Usually not: They type of palpitations with low magnesium are usually more benign such as PACs and PVCs, but it does depend on the individual. Ideally having a mon ... Read More
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A 32-year-old male asked:
Dr. Scott Koppel
27 years experience in Podiatry
Possibly: Tachycardia may lead to a heart attack. If your resting heart rate is above 100 beats per minute, seek medical care/.
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A 53-year-old member asked:
Dr. Elena Vezza
Specializes in Internal Medicine
No: Other things cause increase in heart rate. obesity alone does not. food that contain caffeine, diet supplements, stress, anxiety all can cause increas ... Read More
A 39-year-old member asked:
Dr. Jeffrey Buchsbaum
30 years experience in Radiation Oncology
Probably not.: This is perhaps the most complete answer on electromagnetic energy (cell phones in this case) and cancer. In short, we cannot say yes for sure, but we ... Read More
A 40-year-old member asked:
Dr. Deepti Saxena
24 years experience in Internal Medicine
Could be: Would be nice to get annual physical check up done to know the real cause.
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A 28-year-old male asked:
Dr. Payam Mehranpour
22 years experience in Cardiology
Maximum: Maximum predicted heart rate is calculated as 220-age. For a 22 year old the maximum heart rate is therefore 198 bpm. If your heart rate reaches 250-2 ... Read More
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A 48-year-old member asked:
Dr. Nikolaos Zacharias
25 years experience in Maternal-Fetal Medicine
Many causes.: Bradyarrhythmias (heart block, hypothyroidism, drugs) can lower the fetal heart rate persistently, however the most common reason is cord or placental ... Read More
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A 50-year-old member asked:
Dr. Robert Vogt Lowell
Specializes in Pediatric Cardiology
How old is your baby: A heart rate of 160 can be perfectly normal in a newborn baby and with activity or fever in babies up to several months of age, so it all depends on h ... Read More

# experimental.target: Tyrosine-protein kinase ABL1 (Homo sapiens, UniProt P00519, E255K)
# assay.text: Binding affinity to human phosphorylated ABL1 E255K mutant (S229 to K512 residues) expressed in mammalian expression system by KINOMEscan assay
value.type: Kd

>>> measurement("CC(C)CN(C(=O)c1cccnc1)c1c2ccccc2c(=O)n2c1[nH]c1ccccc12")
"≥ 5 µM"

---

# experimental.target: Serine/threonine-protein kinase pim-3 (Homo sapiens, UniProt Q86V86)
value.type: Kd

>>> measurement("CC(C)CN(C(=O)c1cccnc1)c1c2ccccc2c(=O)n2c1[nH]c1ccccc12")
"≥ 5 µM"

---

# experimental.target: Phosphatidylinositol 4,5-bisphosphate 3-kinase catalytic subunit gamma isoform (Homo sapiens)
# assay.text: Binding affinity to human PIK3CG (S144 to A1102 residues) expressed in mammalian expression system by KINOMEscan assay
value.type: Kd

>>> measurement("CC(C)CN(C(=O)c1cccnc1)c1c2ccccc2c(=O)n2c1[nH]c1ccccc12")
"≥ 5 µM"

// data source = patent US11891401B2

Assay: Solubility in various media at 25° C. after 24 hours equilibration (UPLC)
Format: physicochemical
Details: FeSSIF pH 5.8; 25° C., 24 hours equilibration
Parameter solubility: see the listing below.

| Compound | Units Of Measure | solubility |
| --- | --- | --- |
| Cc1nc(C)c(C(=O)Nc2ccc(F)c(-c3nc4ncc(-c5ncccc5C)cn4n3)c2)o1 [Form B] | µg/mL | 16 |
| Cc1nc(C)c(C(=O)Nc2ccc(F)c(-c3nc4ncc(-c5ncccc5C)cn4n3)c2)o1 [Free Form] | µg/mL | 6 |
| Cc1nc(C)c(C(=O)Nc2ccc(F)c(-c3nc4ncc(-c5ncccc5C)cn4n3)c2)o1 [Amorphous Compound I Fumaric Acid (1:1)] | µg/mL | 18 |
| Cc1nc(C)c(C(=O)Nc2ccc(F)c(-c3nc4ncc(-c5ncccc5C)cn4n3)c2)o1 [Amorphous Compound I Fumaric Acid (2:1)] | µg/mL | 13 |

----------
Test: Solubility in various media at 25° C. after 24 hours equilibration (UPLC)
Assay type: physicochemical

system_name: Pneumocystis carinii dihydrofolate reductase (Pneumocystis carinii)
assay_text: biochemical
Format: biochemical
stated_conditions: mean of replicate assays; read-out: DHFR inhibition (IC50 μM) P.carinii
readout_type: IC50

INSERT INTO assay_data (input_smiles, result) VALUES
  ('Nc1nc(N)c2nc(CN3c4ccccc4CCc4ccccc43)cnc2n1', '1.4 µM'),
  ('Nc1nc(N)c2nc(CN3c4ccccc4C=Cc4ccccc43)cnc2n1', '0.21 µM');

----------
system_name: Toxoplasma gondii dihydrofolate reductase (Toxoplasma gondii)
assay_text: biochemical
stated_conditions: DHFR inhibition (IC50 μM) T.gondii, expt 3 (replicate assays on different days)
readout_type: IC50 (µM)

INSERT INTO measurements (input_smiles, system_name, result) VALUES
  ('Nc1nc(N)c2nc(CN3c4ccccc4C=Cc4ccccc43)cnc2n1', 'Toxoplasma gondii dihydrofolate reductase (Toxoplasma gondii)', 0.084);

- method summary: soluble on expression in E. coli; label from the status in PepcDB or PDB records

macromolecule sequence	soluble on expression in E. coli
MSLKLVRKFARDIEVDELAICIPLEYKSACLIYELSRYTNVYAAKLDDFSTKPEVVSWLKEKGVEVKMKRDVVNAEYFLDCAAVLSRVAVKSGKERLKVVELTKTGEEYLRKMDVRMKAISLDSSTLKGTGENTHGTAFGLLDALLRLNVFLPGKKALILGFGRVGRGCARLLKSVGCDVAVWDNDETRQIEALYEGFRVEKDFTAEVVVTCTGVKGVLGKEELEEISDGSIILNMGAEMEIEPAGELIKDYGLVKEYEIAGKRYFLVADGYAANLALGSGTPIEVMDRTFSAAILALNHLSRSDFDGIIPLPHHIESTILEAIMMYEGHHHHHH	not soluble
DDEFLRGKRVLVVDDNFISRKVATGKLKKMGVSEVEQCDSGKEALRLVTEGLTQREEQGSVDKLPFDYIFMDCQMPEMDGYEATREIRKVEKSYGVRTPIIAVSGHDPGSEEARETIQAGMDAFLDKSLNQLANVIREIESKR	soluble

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A 49-year-old member asked:
Dr. Walter Pierce
35 years experience in Cardiology
Not usually: Caffeine can cause palpitations. Removing caffeine should stop racing hearts. Caffeine withdrawal may give a headache.
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1 thank
A 29-year-old male asked:
Dr. Tonga Nfor
15 years experience in Cardiology
More workup: Heart rate increases from standing in normal people, but increases even more in people with pots. There are other symptoms associated in addition to t ... Read More
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4 thanks
A 23-year-old male asked:
Dr. Warren Foster
19 years experience in Cardiac Electrophysiology
Not exactly: Your heart rate tends to fall lower, than resting, when you are sleeping. You may also be prone to faster heart rates, during different stages of sle ... Read More
A 25-year-old female asked:
Dr. Rola Rimawi
19 years experience in Internal Medicine
Normal: A heart rate of 106 can be a normal response to fever, illness, dehydration, fear, exercise, etc.. If you have a personal or family history of heart d ... Read More
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1 thank